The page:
Figurative Language and the Canterbury Tales

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1. allegory: a literary work that has a second meaning beneath the surface, often relating to a fixed, corresponding idea or moral principle. 2. alliteration: repetition of initial consonant sounds. It serves to please the ear and bind verses together, to make lines more memorable, and for humorous effect. • Already American vessels had been searched, seized, and sunk. -John F. Kennedy • I should like to hear him fly with the high fields/ And wake to the farm forever fled from the childless land. -Dylan Thomas, “Fern Hill” 3. allusion: A casual reference in literature to a person, place, event, or another passage of literature, often without explicit identification. Allusions can originate in mythology, biblical references, …show more content…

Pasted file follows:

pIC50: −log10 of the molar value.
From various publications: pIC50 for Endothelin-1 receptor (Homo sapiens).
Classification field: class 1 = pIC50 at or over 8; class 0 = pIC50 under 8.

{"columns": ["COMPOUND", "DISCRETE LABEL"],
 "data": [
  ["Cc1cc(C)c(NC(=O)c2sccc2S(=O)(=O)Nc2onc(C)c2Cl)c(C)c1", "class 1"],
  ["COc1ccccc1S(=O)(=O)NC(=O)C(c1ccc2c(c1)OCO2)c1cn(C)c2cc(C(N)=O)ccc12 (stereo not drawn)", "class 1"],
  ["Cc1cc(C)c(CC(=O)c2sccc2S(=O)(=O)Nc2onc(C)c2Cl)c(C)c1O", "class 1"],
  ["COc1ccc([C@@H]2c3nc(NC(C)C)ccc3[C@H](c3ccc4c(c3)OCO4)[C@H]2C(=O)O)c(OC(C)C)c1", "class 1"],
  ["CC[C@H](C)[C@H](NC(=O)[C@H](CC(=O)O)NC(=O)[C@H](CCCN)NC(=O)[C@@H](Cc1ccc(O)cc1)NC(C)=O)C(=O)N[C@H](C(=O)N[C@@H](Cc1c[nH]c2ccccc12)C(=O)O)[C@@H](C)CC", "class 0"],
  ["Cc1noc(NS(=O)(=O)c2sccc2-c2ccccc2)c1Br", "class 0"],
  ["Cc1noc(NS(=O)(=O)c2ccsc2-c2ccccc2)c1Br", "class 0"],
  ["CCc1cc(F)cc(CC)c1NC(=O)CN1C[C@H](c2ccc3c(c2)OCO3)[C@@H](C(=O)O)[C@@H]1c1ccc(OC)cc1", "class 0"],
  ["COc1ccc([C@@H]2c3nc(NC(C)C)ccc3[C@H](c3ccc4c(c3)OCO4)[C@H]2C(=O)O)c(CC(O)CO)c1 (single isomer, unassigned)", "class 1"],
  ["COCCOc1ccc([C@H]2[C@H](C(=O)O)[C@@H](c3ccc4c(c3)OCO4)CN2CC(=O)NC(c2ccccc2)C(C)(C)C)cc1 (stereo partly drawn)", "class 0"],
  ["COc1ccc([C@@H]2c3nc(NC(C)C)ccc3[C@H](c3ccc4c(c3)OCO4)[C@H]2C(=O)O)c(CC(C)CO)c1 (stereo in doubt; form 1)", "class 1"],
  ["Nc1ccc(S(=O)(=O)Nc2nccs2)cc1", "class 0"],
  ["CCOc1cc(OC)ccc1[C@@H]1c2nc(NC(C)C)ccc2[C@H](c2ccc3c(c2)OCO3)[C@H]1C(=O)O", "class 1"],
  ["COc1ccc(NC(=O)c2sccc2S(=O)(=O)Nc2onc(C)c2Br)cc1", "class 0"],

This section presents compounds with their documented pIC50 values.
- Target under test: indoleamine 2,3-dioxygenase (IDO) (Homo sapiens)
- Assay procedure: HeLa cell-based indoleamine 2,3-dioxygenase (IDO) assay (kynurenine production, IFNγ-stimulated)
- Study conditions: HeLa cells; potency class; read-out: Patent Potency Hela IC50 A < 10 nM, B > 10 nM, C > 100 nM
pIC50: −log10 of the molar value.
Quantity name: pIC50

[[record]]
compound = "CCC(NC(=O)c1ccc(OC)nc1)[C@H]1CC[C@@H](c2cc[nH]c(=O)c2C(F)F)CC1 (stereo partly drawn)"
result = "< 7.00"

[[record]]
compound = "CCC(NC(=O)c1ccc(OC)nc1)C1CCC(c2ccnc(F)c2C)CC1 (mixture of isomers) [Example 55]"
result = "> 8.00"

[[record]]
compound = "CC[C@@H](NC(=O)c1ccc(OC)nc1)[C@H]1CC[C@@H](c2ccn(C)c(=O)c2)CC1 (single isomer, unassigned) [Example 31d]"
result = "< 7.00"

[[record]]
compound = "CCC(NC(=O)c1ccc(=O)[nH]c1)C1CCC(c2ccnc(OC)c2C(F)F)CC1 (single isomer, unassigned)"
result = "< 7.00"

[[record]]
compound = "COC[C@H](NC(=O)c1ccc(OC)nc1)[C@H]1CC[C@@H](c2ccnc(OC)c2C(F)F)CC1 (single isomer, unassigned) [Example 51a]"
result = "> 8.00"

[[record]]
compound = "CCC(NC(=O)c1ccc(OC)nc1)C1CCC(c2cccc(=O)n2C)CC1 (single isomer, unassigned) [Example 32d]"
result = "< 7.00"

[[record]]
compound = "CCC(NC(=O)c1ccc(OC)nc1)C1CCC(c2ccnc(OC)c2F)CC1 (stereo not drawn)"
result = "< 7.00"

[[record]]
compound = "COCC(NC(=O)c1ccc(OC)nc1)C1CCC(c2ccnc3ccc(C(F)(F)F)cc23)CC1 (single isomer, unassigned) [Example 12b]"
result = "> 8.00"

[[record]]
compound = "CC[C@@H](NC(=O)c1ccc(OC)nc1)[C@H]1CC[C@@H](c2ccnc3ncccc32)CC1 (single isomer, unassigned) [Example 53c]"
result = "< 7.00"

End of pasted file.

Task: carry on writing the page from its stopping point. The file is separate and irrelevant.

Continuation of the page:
A literary ballad was a favorite form of the Romantic period. Coleridge’s “Ancient Mariner” is a good example, and “The Ballad of Birmingham” is an American example. “It is an ancient Mariner, And he stoppeth one of three. 'By thy long gray beard and glittering eye, Now wherefore stopp'st thou me?'" 13. blank verse: poetry written in meter but containing no ending rhyme. Lines of verse contain forms closest to that of natural speaking, yet are flexible and adaptive. 14. characterization principles: characters should be 1) consistent in their behaviors, 2)their words and actions should spring from motivations the reader can understand, and 3) plausible and lifelike 15. cinquain: a five line stanza 16. conceit: in literature, fanciful or unusual image in which apparently dissimilar things are shown to have a relationship. The device was often used by the metaphysical poets, who fashioned conceits that were witty, complex, intellectual, and often startling, e.g., John Donne's comparison of two souls with two bullets in “The Dissolution.” 17. conflict: a struggle between two opposing forces in a short story, novel, play, or narrative poem. 18. connotation: all the emotions and associations that a word or phrase may arouse; what a word suggests beyond its basic definitions; a word’s overtones of meaning. 19. consonance: repetition of consonant sounds in the middle or at the end of words 20. continuous form: the form of a poem in

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